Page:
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Exhausted and Unproductive? This Might Help

[This post was originally written for puttylike.com]

As a kid, I never understood why adults were so slow. Surely it would be more natural to run around and bounce and clamber – what was wrong with them? Why were all adults so lazy?!

Now I’m (allegedly) an adult, I get it: We’re not lazy… we’re just exhausted.

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How Tiny, Unconscious Habits Can Lead to a World of Pain

[This post was originally written for puttylike.com]

“Look after yourself,” suggests a well-meaning friend.

“Um, thanks…” I respond—but privately, I bristle. What else am I going to do?! Not look after myself?

And yet… I absolutely need to be told this, because every single day I fail to take care of myself through dozens of poor, tiny decisions.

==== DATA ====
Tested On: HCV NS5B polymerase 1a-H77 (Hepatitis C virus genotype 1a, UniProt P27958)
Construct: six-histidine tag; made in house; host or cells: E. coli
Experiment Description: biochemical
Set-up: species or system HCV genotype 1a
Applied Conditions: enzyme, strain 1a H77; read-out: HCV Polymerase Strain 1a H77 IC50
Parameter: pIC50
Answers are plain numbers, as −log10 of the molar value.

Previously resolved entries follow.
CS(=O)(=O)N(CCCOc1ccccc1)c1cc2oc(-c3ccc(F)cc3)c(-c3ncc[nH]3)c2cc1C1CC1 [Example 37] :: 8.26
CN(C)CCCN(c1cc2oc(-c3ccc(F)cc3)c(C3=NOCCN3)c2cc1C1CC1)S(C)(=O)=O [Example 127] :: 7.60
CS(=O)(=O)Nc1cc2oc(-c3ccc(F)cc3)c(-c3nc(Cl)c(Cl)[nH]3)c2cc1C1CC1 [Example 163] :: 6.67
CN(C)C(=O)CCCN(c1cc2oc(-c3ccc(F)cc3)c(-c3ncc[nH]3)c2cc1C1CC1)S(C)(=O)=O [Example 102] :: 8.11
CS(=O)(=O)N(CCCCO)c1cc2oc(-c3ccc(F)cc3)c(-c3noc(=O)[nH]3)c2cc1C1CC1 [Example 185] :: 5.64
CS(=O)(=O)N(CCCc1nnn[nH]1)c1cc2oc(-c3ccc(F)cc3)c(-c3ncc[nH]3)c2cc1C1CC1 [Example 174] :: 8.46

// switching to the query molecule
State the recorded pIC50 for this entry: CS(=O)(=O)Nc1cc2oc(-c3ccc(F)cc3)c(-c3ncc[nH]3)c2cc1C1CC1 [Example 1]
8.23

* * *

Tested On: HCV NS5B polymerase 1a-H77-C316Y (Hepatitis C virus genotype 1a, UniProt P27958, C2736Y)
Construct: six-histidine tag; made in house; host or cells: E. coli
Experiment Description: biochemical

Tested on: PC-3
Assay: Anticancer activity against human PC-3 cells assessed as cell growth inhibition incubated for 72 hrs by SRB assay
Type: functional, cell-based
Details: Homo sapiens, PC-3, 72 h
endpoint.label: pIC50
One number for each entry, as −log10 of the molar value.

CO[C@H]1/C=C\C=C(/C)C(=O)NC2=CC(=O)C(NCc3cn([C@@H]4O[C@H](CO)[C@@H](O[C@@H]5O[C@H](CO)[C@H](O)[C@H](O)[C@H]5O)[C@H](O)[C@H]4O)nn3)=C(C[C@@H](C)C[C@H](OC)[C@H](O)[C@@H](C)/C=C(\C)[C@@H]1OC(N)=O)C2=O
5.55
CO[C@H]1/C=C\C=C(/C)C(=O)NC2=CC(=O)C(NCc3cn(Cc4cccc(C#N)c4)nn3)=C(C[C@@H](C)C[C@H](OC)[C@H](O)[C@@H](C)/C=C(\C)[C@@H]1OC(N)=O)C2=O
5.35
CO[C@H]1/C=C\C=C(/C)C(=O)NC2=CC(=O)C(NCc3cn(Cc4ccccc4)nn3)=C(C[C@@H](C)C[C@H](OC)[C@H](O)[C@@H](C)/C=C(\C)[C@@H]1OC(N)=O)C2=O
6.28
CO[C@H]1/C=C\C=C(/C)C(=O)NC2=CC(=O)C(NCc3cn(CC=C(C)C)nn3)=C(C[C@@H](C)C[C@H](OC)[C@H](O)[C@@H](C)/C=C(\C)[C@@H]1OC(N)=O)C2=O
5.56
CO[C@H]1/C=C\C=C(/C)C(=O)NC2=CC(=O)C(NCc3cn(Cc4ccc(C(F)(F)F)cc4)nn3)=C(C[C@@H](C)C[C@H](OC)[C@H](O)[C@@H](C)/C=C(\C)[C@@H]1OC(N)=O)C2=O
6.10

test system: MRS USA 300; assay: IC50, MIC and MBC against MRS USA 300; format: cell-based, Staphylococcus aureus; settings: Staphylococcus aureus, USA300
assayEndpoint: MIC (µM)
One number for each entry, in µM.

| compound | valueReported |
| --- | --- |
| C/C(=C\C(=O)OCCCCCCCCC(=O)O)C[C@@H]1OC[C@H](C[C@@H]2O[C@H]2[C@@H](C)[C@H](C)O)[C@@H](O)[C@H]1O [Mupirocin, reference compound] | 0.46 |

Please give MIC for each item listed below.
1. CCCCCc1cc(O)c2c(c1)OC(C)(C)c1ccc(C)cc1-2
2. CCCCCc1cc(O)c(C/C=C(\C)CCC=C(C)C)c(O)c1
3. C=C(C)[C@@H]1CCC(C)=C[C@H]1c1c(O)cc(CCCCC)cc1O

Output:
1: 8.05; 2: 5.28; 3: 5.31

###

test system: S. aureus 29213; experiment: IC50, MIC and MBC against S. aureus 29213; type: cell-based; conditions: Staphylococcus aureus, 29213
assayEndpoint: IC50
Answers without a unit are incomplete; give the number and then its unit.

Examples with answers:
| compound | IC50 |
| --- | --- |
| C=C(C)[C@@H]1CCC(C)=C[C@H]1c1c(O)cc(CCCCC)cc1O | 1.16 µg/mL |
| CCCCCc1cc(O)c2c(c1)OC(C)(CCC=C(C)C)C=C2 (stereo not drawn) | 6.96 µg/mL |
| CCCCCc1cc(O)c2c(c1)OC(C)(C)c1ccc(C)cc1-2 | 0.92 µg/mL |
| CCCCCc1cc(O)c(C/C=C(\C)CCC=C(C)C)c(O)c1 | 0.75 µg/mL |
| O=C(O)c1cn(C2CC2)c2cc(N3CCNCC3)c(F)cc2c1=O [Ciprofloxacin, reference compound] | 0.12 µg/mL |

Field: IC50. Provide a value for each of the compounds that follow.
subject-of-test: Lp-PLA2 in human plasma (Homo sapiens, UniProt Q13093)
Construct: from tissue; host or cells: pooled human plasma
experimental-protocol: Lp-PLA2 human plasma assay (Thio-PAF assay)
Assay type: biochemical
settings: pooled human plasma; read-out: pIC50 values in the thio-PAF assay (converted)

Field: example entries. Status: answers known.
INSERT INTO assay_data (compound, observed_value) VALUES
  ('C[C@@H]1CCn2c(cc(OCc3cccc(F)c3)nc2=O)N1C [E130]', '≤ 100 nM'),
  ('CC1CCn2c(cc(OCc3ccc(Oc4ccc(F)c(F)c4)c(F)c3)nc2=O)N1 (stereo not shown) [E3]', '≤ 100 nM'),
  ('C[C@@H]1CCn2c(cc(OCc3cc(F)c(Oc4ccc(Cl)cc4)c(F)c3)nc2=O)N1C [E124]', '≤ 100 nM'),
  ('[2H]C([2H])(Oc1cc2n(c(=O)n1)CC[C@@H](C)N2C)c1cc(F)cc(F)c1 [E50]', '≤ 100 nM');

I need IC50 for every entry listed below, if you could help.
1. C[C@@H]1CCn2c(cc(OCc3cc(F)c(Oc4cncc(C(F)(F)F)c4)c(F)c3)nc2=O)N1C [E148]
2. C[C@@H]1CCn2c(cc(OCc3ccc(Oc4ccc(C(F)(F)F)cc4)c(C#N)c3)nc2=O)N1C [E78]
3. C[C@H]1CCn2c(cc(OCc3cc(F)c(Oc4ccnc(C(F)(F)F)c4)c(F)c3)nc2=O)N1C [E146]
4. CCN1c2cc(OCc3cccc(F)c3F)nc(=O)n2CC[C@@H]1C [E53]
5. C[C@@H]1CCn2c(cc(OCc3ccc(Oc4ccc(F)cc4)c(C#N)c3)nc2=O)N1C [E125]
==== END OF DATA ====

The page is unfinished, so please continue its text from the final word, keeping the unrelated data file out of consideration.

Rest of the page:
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Freedom vs Security

[This post was originally written for puttylike.com]

Today: some thoughts about life decisions.

But First: Let’s Talk About Fourier Transforms,

[WARNING: THIS SECTION CONTAINS MATHS! (It’s optional, so skip it, if you like.)]

A few months ago, I was making a decision, and every time I thought about it, a mathematical analogy sprung to mind.

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How to Choose the Right Path When There are SO MANY POSSIBILITIES

[This post was originally written for puttylike.com]

To my great surprise, I’ve written two books.

The first was non-fiction, and I spent the entire process worrying about making factual errors. I checked and rechecked (and rechecked) everything obsessively. At the very least, I wanted to be able to honestly say that I’d done my best to make sure any information I was sharing was reasonably accurate.

As a means of handling this anxiety, occasionally I mixed in a chapter of flash fiction. This was such a relief! These random chapters about wizards and aliens and talking flowers didn’t have the same obligation to be correct – in fiction, I could make up anything I liked.